Manetho was an Egyptian priest and annalist, was a native of Sebennytus in the Delta. The name which he bears has a good Egyptian appearance, and has been found on a contemporary papyrus probably referring to the man himself. The evidence of Plutarch and other indications connect him with the reigns of Ptolemy I. and II. His most important work was an Egyptian history in Greek, for which he translated the native records.
It is now only known by some fragments of narrative in Josephus's treatise Against Apina, and by tables of dynasties and kings with lengths of reigns, divided into three books, in the works of Christian chronologists. The earliest and best of the latter is Julius Africanus, besides whom Eusebius and some falsifying apologists offer the same materials; the chief text is that preserved in the Chronographia of Georgius Syncellus.
It is difficult to judge the value of the original from these extracts: it is clear from the different versions of the lists that they have been corrupted. Manetho’s work was probably based on native lists like that of the Turin Papyrus of Kings: even his division into dynasties may have been derived from such. The fragments of narrative give a very confused idea of Egyptian history in the time of the Hyksos and the XVIIIth Dynasty. The royal lists, too, are crowded with errors of detail, both in the names and order of the kings, and in the lengths attributed to the reigns.
The brief notes attached to some of the names may be derived from Manetho’s narrative, but they are chiefly references to kings mentioned by Herodotus or to marvels that were supposed to have occurred: they certainly possess little historical value. A puzzling annotation to the name of Bocchoris, "in whose time a lamb spake 990 years," has been well explained by Krall’s reading of a demotic story written in the twenty-third year of Augustus.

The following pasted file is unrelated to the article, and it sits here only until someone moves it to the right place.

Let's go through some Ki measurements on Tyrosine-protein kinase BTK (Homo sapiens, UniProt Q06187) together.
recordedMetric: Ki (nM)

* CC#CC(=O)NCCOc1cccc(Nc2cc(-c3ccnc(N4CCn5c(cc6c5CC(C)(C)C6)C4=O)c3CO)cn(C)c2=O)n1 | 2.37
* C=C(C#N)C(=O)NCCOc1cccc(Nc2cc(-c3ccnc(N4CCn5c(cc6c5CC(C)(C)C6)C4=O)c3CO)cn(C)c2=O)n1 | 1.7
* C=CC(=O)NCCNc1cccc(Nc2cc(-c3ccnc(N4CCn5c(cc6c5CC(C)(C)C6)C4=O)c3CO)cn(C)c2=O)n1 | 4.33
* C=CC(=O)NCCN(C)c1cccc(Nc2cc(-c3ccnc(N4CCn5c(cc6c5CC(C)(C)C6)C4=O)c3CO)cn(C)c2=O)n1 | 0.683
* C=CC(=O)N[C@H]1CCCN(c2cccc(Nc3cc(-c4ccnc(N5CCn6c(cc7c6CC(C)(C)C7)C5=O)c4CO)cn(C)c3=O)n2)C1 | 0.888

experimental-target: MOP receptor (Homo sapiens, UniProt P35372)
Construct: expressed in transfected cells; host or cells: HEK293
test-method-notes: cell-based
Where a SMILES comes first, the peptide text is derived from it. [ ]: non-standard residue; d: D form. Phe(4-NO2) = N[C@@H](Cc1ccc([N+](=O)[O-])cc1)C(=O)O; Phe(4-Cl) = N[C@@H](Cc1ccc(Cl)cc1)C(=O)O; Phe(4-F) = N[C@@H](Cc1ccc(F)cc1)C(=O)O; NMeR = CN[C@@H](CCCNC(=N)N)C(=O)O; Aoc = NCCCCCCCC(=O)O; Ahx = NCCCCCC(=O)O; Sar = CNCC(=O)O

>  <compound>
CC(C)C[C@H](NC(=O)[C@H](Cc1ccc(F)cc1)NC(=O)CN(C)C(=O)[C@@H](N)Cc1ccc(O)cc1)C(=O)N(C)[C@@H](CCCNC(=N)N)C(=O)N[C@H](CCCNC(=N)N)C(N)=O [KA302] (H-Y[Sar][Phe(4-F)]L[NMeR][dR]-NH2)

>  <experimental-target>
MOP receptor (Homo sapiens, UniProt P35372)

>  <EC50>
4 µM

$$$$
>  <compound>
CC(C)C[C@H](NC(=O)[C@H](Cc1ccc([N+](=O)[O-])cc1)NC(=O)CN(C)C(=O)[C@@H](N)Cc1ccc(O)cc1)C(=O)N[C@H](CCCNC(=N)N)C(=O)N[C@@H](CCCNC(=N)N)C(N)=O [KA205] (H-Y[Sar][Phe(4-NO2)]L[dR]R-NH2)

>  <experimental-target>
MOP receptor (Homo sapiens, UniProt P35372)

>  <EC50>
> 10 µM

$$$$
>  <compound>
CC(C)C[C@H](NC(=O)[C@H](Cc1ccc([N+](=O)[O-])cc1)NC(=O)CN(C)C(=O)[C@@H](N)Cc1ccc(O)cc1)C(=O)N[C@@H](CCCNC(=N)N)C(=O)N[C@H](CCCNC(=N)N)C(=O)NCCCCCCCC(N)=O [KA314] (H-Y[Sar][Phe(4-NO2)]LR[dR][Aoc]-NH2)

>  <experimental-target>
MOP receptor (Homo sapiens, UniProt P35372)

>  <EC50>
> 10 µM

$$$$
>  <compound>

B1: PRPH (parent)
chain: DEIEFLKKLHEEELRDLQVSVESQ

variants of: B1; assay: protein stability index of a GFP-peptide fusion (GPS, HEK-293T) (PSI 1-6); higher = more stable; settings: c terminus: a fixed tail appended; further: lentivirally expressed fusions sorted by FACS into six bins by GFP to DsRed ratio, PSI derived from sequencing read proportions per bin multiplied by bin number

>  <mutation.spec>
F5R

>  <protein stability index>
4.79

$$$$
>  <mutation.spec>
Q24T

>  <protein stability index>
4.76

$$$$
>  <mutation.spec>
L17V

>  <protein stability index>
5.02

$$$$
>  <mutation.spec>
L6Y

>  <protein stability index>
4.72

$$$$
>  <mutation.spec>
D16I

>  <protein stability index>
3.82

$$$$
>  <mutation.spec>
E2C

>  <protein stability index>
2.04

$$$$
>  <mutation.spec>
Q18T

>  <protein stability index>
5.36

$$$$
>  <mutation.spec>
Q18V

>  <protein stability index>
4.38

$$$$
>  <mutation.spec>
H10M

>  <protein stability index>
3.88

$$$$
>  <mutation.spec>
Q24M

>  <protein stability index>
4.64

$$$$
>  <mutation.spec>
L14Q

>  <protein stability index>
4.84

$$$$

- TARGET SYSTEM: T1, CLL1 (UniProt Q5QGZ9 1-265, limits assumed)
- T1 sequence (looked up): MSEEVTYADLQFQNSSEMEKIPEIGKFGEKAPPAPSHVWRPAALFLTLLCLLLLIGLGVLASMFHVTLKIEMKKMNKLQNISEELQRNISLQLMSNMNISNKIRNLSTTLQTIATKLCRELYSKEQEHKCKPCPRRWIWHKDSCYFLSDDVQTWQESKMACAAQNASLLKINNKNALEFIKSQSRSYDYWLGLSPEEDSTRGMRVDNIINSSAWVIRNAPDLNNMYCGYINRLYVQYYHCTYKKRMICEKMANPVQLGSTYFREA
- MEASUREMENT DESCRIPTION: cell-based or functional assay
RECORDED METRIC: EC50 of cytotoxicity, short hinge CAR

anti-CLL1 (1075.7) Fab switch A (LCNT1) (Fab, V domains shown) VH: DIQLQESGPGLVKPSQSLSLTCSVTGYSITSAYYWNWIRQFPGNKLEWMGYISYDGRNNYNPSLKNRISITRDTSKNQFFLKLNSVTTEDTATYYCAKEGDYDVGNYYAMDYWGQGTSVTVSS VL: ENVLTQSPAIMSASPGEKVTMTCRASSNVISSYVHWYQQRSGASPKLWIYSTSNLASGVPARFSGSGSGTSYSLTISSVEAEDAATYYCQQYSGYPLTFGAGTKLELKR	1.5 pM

According to this a lamb prophesied that after Bocchoris’s reign Egypt should be in the hands of the oppressor 900 years; in Africanus’s day it was necessary to lengthen the period in order to keep up the spirits of the patriots after the stated term had expired. This is evidently not from the pure text of Manetho. Notwithstanding all their defects, the fragments of Manetho have provided the accepted scheme of Egyptian dynasties and have been of great service to scholars ever since the first months of Champollion’s decipherment.
See C. Muller, Fragmenta historicorum graecorum, ii. 511–616; A. Wiedemann, Aegyptische Geschichte (Gotha, 1884), pp. 121 et sqq.; J. Krall in Festgaben fur Budinger (Innsbruck, 1898); Grenfell and Hunt, El Hibeh Papyri, i. 223; also the section on chronology in Egypt, and generally books on Egyptian history and chronology.
1911 Encyclopaedia Britannica, Volume 17. pg. 567.